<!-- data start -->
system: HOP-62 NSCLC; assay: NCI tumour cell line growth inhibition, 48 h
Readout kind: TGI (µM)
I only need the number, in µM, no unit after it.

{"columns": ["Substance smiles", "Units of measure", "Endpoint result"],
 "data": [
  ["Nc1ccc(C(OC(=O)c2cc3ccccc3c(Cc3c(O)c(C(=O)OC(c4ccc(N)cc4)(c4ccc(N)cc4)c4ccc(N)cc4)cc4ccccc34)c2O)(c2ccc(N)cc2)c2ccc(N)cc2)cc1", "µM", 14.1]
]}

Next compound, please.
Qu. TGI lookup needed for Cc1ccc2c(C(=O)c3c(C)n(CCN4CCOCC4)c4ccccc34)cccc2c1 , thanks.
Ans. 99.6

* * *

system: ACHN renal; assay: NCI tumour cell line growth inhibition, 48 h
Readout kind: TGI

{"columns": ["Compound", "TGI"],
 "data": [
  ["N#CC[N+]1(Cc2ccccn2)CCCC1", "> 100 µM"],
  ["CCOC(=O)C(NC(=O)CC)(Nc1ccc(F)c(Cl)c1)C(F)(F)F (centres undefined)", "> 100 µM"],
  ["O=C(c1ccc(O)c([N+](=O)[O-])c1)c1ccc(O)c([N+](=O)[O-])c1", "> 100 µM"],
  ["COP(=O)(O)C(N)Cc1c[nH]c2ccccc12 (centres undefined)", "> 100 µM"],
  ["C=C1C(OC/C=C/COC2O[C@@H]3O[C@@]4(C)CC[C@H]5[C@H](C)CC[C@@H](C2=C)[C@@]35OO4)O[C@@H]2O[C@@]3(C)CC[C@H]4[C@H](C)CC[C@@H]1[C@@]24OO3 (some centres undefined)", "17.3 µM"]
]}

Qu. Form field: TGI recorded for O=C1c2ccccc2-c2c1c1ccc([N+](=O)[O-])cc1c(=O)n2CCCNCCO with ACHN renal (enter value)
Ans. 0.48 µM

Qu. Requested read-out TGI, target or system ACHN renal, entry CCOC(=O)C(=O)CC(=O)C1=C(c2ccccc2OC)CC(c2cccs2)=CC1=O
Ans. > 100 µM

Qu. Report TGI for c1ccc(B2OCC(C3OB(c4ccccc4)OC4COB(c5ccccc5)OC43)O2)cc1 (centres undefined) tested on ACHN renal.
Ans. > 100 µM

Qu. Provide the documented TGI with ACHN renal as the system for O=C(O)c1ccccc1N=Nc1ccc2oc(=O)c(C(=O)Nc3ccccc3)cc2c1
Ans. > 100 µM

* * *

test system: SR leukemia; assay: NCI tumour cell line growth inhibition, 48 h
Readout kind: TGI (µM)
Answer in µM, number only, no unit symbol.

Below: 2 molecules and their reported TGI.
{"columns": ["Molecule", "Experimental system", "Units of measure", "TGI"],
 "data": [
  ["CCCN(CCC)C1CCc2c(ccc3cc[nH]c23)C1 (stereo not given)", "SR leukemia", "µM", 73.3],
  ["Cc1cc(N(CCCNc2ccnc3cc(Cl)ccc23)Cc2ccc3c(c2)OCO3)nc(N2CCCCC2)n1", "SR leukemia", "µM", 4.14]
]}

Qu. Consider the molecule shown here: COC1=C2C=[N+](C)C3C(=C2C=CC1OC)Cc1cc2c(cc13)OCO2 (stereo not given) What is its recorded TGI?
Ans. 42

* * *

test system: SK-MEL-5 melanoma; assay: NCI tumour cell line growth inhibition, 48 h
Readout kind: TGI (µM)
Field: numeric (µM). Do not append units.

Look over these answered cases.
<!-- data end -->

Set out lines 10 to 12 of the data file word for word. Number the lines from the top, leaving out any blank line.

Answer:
Ans. 99.6

* * *

system: ACHN renal; assay: NCI tumour cell line growth inhibition, 48 h